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Portrait of the Addict as a Broken Man

As a rule, I hate having my front door open; folks are too nosey and I like to not wear pants in the house. Not to mention, my neighborhood is run by a group of old-school kids who play extremely hard and one little boy has some sort of affinity for following me to my door. I have to keep him out. Them out. Their noise to a minimum.

Another reason I won’t leave my screen door open is the descent into addiction of one of my neighbors. Over the last two summers he’s lost his wife and thirty pounds, but gained a monkey on his back and a gang of junkie friends. Friends, who do shit like knock on his door at 6 a.m. for hours while he sleeps off yesterday’s high. Friends, who get into arguments close to midnight over money and other addict nonsense. Friends, who are oblivious to the children and families who are neighbors of their current trap house and will likely find themselves on the business end of my anger one day.

The knocking has replaced the yelling he and his wife used to say good morning to everyone with at 7. It didn’t make sense at the time; he seemed like a hardworking man, who played with his youngest daughter before he went to work and his oldest when he came home. Then, he started coming home later and later. The fighting became less frequent. Finally, a hot Saturday morning last summer found the wife and family members making a quick getaway with nearly everything, including the blinds.

All that was left was his big-ass TV and the couch, where he spent the next few days and nights. It didn’t take long to see what was really going on. A few women started coming around at all hours of the night, usually followed by some dudes you don’t leave anything valuable around. Initially, I thought he was relishing his new bachelor pad, but after a day or two, it was obvious that he was using.

When I look back, there were signs: those early-morning arguments, the family car that disappeared and was replaced by a hooptie, which was wrecked on our street in a bizarre accident. Yeah, that accident never made sense, it was nearly impossible for a car to hit his car head-on where he was parked. Plus, a dude got out and ran, leaving his girlfriend to deal with the cops.

Dude’s been on the aitch for a minute!

That monkey on his back is now a gorilla. He doesn’t look the same, he doesn’t talk to his homie on the corner anymore and left his house the other morning without closing his door. He got all the way around the block before he realized and came running from a different direction. Apparently he’s still getting up for work every day and paying his mortgage, but he’s deep into his addiction. I worry about the company he keeps, not because I think they’re going to break into my house, but for the fact that his immediate neighbor is in her 80’s and she doesn’t need to have this type of exposure. However, when I asked her was she disturbed by the prolonged knocking last Sunday, she misheard me in her oldness and rejoiced that a family with four children moved out that morning.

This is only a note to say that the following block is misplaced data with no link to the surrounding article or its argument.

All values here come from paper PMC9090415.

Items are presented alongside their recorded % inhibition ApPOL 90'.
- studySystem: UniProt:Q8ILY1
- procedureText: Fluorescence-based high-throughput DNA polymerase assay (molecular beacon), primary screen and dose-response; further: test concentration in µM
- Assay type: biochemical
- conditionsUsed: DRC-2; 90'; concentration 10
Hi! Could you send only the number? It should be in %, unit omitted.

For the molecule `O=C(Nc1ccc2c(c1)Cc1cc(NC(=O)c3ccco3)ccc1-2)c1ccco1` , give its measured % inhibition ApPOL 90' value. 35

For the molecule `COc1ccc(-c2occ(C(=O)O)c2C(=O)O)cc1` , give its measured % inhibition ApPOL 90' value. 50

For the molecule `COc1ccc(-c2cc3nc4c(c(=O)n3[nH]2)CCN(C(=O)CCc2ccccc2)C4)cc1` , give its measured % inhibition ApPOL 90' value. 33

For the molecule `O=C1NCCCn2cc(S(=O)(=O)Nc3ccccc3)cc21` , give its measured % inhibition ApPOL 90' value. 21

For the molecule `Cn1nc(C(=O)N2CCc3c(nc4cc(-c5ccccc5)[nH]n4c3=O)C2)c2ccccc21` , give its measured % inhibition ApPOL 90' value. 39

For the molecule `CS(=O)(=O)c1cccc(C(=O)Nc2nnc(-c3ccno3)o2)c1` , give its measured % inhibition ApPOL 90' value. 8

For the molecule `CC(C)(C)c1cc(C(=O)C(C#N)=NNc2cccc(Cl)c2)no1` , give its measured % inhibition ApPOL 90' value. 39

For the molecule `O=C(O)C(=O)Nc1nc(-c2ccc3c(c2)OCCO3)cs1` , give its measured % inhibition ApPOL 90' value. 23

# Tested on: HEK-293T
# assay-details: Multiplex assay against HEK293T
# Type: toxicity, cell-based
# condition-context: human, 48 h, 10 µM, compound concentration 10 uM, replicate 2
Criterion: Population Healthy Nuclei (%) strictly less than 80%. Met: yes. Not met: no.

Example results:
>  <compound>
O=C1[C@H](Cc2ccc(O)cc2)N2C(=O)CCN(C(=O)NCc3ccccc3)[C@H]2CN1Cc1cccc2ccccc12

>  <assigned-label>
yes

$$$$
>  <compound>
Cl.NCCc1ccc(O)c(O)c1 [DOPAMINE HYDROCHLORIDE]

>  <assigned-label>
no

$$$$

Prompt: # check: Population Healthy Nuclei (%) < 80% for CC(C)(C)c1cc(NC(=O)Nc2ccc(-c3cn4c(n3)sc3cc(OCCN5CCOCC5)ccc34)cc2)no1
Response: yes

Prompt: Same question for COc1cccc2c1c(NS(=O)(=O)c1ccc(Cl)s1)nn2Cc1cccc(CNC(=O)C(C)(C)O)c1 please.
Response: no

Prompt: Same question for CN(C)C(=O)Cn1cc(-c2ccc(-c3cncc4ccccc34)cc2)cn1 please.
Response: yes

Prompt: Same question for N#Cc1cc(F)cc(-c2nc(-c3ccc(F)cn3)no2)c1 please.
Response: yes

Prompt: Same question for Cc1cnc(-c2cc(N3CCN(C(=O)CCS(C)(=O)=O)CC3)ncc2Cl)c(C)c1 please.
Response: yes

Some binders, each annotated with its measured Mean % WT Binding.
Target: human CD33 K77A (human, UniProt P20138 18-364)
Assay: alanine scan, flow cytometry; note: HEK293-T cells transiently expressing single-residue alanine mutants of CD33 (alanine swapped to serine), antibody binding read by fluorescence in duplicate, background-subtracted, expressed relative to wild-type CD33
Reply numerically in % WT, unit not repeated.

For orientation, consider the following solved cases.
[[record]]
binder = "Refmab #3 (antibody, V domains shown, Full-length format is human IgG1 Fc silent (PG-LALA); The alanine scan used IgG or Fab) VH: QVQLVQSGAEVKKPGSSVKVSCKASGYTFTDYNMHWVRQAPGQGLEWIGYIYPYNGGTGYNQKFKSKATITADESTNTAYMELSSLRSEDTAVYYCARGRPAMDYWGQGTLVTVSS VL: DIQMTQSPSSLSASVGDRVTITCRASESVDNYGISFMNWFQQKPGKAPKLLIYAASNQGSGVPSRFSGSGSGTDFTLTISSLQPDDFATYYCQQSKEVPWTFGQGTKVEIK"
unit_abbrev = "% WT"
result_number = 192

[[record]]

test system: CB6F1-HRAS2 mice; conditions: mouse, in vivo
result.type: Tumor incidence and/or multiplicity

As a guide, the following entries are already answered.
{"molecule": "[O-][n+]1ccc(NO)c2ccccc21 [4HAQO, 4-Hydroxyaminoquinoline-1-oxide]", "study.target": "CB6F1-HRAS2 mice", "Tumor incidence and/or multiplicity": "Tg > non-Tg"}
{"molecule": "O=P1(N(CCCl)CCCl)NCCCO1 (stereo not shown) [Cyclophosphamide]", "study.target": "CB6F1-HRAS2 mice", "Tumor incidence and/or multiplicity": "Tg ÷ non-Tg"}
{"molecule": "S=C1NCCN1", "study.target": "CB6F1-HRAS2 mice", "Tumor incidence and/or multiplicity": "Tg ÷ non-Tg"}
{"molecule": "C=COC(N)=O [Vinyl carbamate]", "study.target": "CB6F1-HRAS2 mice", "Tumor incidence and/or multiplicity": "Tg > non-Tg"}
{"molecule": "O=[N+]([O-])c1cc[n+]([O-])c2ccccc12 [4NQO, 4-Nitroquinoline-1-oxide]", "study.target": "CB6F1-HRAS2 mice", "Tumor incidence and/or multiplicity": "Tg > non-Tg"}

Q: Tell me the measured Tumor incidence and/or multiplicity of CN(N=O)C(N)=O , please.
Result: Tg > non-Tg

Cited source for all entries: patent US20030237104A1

Then, I remembered she most likely lived in Germantown during the heroin and crack years, so a few junkies weren’t going to trouble her. Not me. I have a wife to look after and I left my last house because of the changing tide of the neighborhood, so I’m online daily sending the police tips. But they haven’t shown up yet. I’m out the window like Malcolm, memorizing features, getting descriptions of everyone and Twelve has not shown up. Hell, I even put my e-mail address on the tip sheet, but haven’t heard a damn thing back.

I generally sit in my car for two minutes when I get home, listening to ESPN Radio or waiting for a song to finish. Today, I watched him as he shuffled down the sidewalk: dejected, depressed, wondering what his life has become?

Ten minutes later, there was a knock at his door...

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